For benefit in the longer run, the companies need to keep all their stakeholders happy and customers are one among them. Acting ethically can foster the desire of a consumer to remain loyal to the brand and this, in turn, will enhance the sustainability of the brand.

Consumers decide to buy a good only after knowing its features and determining its suitability. The consumer satisfies itself to purchase a good mostly by the advertisements, if ads are false, it will repulse the customer from buying it the next time. Thus companies should be careful while making claims in advertisements.

This will make their brand reliable and ethical. However in today’s competitive market, due to untruthful advertisements, credibility is lost. The claims made are highly exaggerated, or inappropriate scenes are used, hence the advertising agency has been criticised very frequently. The ethical issues identified in advertisements are-

  1. Vulgarity/ obscenity
  2. Controversial products
  3. racial issues
  4. Following stereotypes

There is a wide range of advertisements that are unethical and some of them are described hereinafter. The ads for condoms do not serve the purpose of informing people about the protection it offers from STDs and unplanned pregnancies. The scenes of such ads tend to promote sexual activities more than promoting the use of condoms as a safety measure. Another ad on this list is of Pan Masalas.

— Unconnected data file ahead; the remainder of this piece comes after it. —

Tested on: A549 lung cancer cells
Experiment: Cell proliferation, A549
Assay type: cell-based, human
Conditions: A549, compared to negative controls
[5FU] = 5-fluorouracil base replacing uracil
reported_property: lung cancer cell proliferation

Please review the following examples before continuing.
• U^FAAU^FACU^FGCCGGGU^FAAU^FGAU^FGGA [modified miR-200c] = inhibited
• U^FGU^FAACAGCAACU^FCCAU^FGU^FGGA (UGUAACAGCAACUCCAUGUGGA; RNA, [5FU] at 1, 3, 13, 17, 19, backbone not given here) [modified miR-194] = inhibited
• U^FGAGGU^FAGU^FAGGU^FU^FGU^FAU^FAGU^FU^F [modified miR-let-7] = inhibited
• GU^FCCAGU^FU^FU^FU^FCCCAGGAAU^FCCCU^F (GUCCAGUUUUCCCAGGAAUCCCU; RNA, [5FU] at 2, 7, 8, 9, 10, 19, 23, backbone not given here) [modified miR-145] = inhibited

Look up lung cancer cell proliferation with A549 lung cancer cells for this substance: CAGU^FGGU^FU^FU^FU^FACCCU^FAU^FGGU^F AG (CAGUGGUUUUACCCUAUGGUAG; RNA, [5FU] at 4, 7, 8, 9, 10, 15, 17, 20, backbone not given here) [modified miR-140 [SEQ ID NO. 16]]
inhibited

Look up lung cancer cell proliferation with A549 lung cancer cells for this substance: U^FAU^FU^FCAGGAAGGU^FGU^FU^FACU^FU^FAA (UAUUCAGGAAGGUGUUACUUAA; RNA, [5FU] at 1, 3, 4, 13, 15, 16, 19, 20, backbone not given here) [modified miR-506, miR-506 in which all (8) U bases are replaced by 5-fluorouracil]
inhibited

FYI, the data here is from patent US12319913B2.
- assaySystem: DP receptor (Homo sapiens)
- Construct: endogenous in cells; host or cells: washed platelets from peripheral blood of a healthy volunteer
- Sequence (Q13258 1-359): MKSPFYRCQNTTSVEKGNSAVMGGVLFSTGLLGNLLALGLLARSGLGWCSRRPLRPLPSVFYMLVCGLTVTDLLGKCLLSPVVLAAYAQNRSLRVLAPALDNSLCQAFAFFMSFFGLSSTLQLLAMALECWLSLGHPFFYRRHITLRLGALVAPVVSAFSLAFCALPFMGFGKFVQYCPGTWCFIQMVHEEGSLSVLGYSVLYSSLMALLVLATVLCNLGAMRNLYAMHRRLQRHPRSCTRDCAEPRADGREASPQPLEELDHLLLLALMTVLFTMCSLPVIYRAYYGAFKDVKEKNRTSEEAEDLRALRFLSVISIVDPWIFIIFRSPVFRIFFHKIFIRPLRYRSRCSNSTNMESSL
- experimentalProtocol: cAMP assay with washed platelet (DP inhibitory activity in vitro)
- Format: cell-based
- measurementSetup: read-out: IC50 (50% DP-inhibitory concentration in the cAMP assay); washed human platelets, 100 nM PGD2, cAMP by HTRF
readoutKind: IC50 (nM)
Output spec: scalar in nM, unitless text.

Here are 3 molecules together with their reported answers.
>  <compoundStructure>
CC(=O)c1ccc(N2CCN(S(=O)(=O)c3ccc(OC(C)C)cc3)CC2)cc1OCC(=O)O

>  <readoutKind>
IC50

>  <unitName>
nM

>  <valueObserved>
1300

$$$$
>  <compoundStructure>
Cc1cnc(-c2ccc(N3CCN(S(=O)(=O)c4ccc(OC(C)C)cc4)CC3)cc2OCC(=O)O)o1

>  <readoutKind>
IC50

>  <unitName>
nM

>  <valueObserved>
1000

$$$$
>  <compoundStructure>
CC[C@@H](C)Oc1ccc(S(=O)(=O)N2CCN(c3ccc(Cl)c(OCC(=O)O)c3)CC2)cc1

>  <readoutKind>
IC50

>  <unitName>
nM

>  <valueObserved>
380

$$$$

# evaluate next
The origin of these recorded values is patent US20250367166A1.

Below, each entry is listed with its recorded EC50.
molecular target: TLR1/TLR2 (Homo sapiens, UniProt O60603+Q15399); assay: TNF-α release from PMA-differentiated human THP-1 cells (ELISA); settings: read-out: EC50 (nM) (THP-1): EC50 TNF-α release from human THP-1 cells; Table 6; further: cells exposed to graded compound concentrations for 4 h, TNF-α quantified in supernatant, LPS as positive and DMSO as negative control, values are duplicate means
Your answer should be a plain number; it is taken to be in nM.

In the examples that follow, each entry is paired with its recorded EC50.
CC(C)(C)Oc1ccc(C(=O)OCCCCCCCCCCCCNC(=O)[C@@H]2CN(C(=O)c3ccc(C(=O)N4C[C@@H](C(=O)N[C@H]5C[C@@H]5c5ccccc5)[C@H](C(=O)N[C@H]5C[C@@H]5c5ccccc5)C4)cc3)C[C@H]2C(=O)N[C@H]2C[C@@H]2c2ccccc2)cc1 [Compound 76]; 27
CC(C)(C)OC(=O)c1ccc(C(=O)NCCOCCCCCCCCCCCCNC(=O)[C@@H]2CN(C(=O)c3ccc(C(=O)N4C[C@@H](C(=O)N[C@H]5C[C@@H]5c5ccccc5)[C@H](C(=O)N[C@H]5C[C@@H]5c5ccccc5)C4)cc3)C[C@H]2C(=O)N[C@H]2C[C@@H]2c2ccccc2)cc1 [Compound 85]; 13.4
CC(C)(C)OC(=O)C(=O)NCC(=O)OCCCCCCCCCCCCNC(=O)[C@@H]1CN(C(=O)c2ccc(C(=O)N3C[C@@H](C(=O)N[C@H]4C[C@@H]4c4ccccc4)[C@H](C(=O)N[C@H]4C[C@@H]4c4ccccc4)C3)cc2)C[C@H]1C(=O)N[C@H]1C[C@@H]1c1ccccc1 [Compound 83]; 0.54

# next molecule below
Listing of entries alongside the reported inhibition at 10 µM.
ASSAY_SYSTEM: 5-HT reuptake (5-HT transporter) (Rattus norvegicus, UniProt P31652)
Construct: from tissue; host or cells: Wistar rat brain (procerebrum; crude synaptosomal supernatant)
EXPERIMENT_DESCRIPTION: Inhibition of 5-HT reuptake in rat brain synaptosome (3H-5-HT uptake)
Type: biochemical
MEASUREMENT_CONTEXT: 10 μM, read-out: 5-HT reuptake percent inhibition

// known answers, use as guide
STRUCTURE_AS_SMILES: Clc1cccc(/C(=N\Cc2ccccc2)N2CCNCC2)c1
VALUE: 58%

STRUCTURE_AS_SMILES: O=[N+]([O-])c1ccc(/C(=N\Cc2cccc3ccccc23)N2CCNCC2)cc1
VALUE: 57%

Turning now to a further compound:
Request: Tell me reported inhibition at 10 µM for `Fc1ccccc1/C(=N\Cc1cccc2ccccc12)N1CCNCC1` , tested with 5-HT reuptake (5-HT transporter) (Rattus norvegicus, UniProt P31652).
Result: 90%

They are severely harmful to health but are visualised in ads as they are the essence of life and passion. Earlier the tagline of Vimal Pan Masala was ‘daane daane me Kesar ka dum’, which signified that it has Kesar and is healthy. In this way, brands use unethical methods to manipulate consumers to buy things.

ASCI (Advertising Standards Council of India) has been very strict with unethical ads and it has upheld several complaints. Some of them are-

BRAND NAME COMPLAINT
Ponds Pure White Face Wash by Hindustan Unilever The ad claimed it has carbon which goes deep inside the skin to remove dirt and gives an instant glow, helping in preventing premature ageing. However, there was no data to support this claim.
Sun Silk Perfect Straight Shampoo by Hindustan Unilever The ad showed that a girl was packing her hair straightening equipment and her friend tells her that Sun Silk perfect straight shampoo can give her perfectly straight hair even after the gym. But the ad did not give details about whether it applies to every hair type and texture.
Maruti Swift by Maruti Suzuki India The ad showed a minor wearing sunglasses and driving a swift car recklessly. It violated traffic norms.
Surf Excel Liquid Detergent by Hindustan Unilever The ad showed a child playing with ink and sprinkling it on her face, teeth, shirt. This ad is negative as the children might get vulnerable and sprinkle ink of themselves which is a toxic liquid.